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The Star Cars of Hollywood at VMT
October 20, 2018 @ 9:00 am - January 8, 2019 @ 5:00 pm
We’re rolling out the red carpet for The Star Cars of Hollywood, a new exhibit that spotlights famous automobiles made famous in our favorite movies and TV series.
The exhibit opens on Saturday, October 20, and will run through early January.
The VMT and the Taubman Museum of Art are teaming up to bring a full day of car design and movie nostalgia to downtown Roanoke. The Taubman exhibit DRIVE! Iconic American Cars and Motorcycles is on display through February 3, 2019.
- On October 20, both the Virginia Museum of Transportation and the Taubman Museum of Art will open at 9 am — one hour earlier — so guests have extra time to enjoy the two exhibits. Both museums will discount admission $1.
- Rise and shine with Roanoke Valley Cars and Coffee at their car show outside the Taubman Museum of Art from 9 am to noon.
- A double-decker bus, courtesy of Grand Home Furnishings, will shuttle visitors between the Virginia Museum of Transportation and the Taubman Museum of Art throughout the day.
Appearing at the VMT:
1959 Cadillac Miller-Meteor Ambulance
The 1959 Cadillac Miller-Meteor Ambulance was converted to a ghostbusting machine for the original 1984 blockbuster comedy. Designer Steve Dane outfitted ECTO-1 in two short weeks. The car became known for its exaggerated wind-foiling fins and specter-fighting vibe. Only two cars were designed and built for Ghostbusters, and the VMT will have one of them on display.
1974 Ford Gran Torino
Starsky and Hutch TV series (1975)
In the 1970s, America watched detectives David Starsky and Kenneth “Hutch” Hutchinson keep the streets of Bay City, California, safe from crime in the Starsky and Hutch TV series. The red-and-white striped Ford Gran Torino became one of the most recognized cars in America during the show’s run.
1969 Dodge Charger
Dukes of Hazzard movie (2005)
General Lee — sometimes known as “The General” — was made famous by Bo and Luke Duke as they outran and outmaneuvered crooked politician Boss Hogg. Known for its signature Dixie-playing horn and welded-shut doors, a Dodge Charger “General” starred in every television episode and the 2005 movie. Its legendary stunts and long jumps forced the studio to purchase hundreds of Dodge Chargers, most of which didn’t outlast filming. The General scheduled to appear at the VMT was one of the few Chargers that survived the filming of the 2005 movie.
1970 Dodge Charger
Fast and Furious 4 (2009)
Fast Five (2011)
Dom Toretto’s 1970 Dodge Charger in the Fast and Furious film franchise ignited a new generation of motorhead enthusiasts. It’s the ultimate muscle car — fast, loud, and not forgotten. The featured exhibit car was driven by Fast and Furious stars Vin Diesel and the late Paul Walker.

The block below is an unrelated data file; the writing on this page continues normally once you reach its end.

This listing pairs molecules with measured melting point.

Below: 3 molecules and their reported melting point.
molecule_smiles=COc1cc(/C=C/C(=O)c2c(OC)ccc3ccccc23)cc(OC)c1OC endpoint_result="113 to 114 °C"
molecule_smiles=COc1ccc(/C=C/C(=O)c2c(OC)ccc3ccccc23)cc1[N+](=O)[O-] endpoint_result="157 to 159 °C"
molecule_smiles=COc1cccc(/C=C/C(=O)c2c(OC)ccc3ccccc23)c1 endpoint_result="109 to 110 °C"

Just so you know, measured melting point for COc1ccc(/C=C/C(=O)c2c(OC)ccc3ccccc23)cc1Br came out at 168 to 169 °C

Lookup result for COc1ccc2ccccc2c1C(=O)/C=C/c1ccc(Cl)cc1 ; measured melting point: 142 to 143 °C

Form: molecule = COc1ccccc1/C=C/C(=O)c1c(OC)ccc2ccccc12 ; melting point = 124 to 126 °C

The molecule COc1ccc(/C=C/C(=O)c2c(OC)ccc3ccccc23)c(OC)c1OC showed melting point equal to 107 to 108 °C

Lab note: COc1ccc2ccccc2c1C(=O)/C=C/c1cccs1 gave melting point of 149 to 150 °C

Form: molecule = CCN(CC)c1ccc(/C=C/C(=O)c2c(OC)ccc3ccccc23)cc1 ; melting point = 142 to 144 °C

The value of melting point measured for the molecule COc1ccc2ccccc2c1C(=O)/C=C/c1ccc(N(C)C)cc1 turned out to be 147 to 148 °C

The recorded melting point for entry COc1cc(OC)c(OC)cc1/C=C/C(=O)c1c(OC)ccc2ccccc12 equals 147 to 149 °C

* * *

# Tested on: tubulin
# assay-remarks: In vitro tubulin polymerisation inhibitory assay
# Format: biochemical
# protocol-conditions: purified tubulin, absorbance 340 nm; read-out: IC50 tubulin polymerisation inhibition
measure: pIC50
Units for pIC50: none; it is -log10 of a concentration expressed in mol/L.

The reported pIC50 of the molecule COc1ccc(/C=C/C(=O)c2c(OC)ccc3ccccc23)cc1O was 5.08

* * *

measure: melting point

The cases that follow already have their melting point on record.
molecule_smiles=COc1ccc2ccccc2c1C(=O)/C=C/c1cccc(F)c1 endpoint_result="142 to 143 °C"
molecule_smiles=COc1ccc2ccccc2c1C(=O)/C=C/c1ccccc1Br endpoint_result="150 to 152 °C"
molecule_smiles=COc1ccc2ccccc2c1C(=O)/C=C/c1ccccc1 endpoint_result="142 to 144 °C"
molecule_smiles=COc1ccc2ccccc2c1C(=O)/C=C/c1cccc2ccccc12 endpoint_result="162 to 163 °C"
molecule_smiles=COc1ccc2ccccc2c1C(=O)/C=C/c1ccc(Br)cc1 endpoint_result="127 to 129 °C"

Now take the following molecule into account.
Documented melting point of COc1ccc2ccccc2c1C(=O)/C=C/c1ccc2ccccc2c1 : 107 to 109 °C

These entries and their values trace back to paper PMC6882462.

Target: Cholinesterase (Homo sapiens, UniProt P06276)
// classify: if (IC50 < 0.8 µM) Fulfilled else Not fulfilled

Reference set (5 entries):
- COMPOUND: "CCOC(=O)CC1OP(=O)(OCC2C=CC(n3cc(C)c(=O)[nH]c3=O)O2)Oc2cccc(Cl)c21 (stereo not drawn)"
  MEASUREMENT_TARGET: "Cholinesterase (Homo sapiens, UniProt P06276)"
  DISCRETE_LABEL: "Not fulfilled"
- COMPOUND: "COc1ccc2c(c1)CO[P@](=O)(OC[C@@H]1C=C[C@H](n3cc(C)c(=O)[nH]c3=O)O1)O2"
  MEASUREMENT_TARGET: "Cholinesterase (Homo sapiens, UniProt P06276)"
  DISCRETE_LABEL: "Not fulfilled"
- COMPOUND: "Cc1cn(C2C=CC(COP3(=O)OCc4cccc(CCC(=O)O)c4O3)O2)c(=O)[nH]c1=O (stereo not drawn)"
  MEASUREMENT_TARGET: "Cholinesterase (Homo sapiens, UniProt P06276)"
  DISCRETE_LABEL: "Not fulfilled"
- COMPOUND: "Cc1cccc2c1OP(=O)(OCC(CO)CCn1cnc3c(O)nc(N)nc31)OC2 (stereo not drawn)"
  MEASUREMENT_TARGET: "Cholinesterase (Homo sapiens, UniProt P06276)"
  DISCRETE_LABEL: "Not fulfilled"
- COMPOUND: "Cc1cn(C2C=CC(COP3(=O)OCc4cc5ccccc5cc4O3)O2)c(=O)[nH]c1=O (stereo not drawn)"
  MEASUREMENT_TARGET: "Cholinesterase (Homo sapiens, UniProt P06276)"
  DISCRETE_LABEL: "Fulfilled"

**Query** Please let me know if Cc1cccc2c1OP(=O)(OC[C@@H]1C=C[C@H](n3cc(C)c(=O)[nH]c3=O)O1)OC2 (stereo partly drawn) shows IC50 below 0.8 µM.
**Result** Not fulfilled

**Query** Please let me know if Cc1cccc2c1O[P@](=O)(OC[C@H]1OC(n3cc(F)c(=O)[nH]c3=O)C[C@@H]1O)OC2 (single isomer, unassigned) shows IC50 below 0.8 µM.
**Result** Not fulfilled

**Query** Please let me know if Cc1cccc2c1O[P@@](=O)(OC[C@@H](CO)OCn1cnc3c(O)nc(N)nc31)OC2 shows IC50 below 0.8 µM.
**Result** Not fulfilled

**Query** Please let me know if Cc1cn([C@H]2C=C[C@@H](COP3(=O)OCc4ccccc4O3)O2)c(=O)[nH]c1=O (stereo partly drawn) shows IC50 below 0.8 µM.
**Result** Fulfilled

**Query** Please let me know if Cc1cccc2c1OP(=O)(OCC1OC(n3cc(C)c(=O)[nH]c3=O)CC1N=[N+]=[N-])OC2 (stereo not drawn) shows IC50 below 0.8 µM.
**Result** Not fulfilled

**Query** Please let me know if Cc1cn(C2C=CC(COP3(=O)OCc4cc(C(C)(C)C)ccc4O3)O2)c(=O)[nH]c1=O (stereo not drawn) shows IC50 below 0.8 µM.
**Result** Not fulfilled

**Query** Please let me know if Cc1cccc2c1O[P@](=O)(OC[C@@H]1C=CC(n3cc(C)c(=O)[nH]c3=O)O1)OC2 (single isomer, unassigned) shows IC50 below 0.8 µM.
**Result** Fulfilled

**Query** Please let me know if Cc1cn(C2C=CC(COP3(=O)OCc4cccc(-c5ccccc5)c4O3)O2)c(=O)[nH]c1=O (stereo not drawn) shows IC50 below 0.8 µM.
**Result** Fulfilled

The Black Beauty
1966 Chrysler Imperial Crown
The Green Hornet (2014)
The Green Hornet’s weapon-equipped Chrysler Imperial Crown sits low to the ground, sports tinted windows and green headline covers and has hot-rod wheels. Of the 26 Chrysler Imperial Crowns built for the movie, only three survived in pristine condition — one of which will be on display at the VMT.
1950 Mercury Monterey
Cobra was released in 1986 to lukewarm reviews and a blockbuster box office. While the movie’s plot is all-but-forgotten, people remember the scene-stealing 1950 Mercury Monterey driven by Sylvester Stallone. The Monterey is considered to be one of Hollywood’s coolest movie cars and an example of how a motorhead could turn a luxury car into a muscle car.
1981 DeLorean DMC-12
Back to the Future (1985, 1989, 1990)
*On loan from Travis Begg
A similar model was used in all three Back to the Future films as a plutonium-powered time machine invented by eccentric scientist Doc Brown.
“Jenny” the Camaro
1967 SS/RS Camaro.
While this car was never in a movie or television series, it should have been. “Jenny” the Camaro was owned by the original Little Old Lady from Pasadena, the go-granny-go made famous by The Beach Boys song. Her real name was Betty.
In 1967, Betty purchased this 1967 Camaro for speed and comfort. She special-ordered the Super Sport and Rally Sport options, a 295-horse 350 with a Powerglide transmission, and other unusual options. Betty named her new car “Jenny” and drove it 137,000 miles. In 1992, “Jenny” was parked, set on blocks, and covered.
Adopted at birth, Zach Straits met his birth mother in 2006. The self-described “car nut” learned of his Grandma Betty and her “Jenny,” its history, and lore. In 2012, “Jenny” moved to Zach’s home in Virginia and is known as the most-storied barn find ever. A future restoration is planned.